The Heretic’s Guide to Getting More Done
March 29, 2014 Editor 0
Are you working endlessly but not accomplishing all you want? Mystified that continuous attention to work is not resulting in satisfactory progress toward your goals? So focused on work that you’re not thinking about or doing much else? If so, you may not be giving your brain the benefit of adequate downtime. A recent article in Scientific American, Why Your Brain Needs More Downtime, summarizes the evidence that “mental breaks increase productivity, replenish attention, solidify memories, and encourage creativity.”
How can hard-working business leaders get the downtime they need? In my executive coaching practice, I help clients reach peak performance by actually doing less work at key times—and by engaging in downtime activities that cutting-edge research shows to be effective in boosting productivity.
Here are five tips for getting downtime so that you can perform better than ever:
DAYDREAM AS OFTEN AS YOU WANT. Letting your mind wander has significant benefits. Neuroscience research on the brain’s default mode network reveals that the brain is active and productive during states of daydreaming and mind wandering. In an article entitled Rest is Not Idleness, researchers describe evidence that a robust default mode network enhances perception, attention, and cognition. They argue that “constructive internal reflection”— the term they coin for daydreaming and related “rest” states—is essential for learning, problem solving, and goal setting. This may help to explain why some of our best ideas come when we’re in the shower, not sitting at a computer. We can create that shower effect in the workplace by intentionally paying less attention to work and letting our minds wander wherever they please.
STOP PREPARING FOR MEETINGS AND PRESENTATIONS. Evidence that brain rest is beneficial should have practical implications for how we work. Many of my clients focus intensively (or obsessively) on meetings and presentations they believe can make or break their careers. Drawing on accumulating downtime research, I encourage them to spend less time attending to details of what they’re going to say or put on PowerPoint slides. Instead, I coach them to think about almost anything else as the meeting or presentation approaches. A senior biotech executive in my practice was initially wary of this advice, as he had always entered fits of anxiety as presentations to his executive team approached. When he began to pay less attention to upcoming presentations, his performance improved. And then he gave the presentation of a lifetime—one that was so powerful that it led to a major promotion and to a company-wide shift in how these kinds of presentations are made by everyone across the firm.
SPEND LESS TIME ON KEY DECISIONS.Research shows that we make sounder decisions when we analyze less and empower our subconscious minds to do the heavy lifting. A 2006 study compared two groups of 40 people who were asked to make a decision about the optimal car to purchase based on specs of several different vehicles. One group spent 4 minutes concentrating exclusively on the task, while the other group spent 4 minutes with the specs while also distracted by solving anagrams. The distracted group made the wiser choices. The researchers observed that “it is not always advantageous to engage in thorough conscious deliberation before choosing.” As long as the distracting task isn’t too complex, a “deliberation-without-attention” approach can be extremely effective. Always having a crossword puzzle, People magazine, Sudoko book, or other enjoyable distraction nearby can be surprisingly valuable.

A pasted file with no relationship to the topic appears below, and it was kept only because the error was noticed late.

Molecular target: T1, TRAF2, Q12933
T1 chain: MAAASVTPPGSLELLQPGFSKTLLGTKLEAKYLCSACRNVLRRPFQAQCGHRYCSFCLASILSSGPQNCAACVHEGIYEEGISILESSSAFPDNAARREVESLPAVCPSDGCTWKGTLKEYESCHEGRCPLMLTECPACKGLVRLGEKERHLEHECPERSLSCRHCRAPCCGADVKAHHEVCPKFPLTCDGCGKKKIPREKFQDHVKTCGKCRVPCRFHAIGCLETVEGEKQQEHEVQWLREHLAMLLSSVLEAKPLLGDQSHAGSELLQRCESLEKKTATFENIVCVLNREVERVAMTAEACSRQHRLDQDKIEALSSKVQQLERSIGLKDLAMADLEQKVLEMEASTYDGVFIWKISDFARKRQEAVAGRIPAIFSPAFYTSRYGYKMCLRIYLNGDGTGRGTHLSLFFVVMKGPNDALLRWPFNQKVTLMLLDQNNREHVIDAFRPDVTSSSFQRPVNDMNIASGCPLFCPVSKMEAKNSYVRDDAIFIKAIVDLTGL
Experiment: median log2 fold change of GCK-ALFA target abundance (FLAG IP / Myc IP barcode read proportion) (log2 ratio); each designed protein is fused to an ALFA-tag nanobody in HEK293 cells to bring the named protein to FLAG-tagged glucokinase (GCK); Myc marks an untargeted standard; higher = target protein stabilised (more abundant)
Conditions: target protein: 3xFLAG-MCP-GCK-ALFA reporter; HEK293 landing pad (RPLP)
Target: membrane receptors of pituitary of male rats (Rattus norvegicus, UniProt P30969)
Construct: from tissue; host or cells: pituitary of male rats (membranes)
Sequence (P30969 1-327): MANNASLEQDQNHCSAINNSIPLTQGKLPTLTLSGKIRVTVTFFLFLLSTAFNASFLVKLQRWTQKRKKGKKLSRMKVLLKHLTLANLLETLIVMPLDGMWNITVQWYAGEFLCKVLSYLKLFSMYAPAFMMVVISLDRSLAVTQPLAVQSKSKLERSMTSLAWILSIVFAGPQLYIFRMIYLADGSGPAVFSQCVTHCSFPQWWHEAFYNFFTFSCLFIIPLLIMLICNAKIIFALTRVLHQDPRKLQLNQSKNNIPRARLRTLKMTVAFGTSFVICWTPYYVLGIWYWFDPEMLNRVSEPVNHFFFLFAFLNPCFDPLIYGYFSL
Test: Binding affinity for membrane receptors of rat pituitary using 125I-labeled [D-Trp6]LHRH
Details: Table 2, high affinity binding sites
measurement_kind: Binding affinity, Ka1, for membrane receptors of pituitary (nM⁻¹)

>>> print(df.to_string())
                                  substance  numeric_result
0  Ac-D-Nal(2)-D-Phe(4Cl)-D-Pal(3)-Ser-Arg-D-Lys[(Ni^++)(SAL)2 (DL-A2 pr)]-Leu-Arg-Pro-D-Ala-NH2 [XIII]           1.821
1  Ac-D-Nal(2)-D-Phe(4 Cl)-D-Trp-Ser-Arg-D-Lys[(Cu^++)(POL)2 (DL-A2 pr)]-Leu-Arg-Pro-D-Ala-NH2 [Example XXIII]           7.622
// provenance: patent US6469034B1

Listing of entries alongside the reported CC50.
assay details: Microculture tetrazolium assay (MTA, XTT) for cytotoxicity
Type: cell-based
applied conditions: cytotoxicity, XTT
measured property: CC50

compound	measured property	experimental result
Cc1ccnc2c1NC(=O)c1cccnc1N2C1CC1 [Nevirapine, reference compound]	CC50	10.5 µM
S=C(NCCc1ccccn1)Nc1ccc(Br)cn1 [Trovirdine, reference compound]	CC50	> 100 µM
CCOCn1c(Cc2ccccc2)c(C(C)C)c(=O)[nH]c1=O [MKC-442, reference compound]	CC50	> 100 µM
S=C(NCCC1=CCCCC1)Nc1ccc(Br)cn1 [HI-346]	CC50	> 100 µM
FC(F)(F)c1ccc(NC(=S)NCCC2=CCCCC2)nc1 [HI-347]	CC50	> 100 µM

BE MORE “MINDFUL” THAN FOCUSED. Research on daydreaming and distractions should prompt us to build such “mindfulness” activities into our work lives. How is that possible? Most of my clients can’t break away from the office and go to a yoga or meditation studio during the workday. But with coaching (plus disciplined practice on their own), they can make real progress in this area. Many of my clients, for example, benefit from periods of rhythmic, controlled breathing for short durations (even a minute or two) while at work. I encourage them to pay close attention to their breathing, purposely slow their respiratory rate, and take deeper and longer breaths. This is a form of “biofeedback,” which research shows is an effective self-management tool in high-stress workplaces. Another mindfulness strategy is to have a “mantra,” a word or phrase that can foster a meditative state, diminish stress, and foster creativity by giving the brain the rest it craves.
SHORTEN YOUR WORKDAY. Research shows that top performers only work for stretches of 5 hours or less, taking restorative breaks at least every hour. Some employers recognize this fact and give employees adequate time away from narrowly focused work tasks (more should follow suit). In my coaching practice, I work with clients on rigorous “behavioral scheduling” of essential work and non-work tasks, so that they can obtain appropriate downtime. When this approach does not suffice, sometimes I advise my clients to take part or all of a workday off periodically. Under some circumstances, even a sick day may be justified to give the brain some rest. Most of us should reduce our time at work in order to work more effectively.
Compelling new research reveals that “less is more” for human brains—and that mental downtime should be among our highest priorities. If you aren’t making progress on that to-do list or performing up to the level you need to, just give it a rest.
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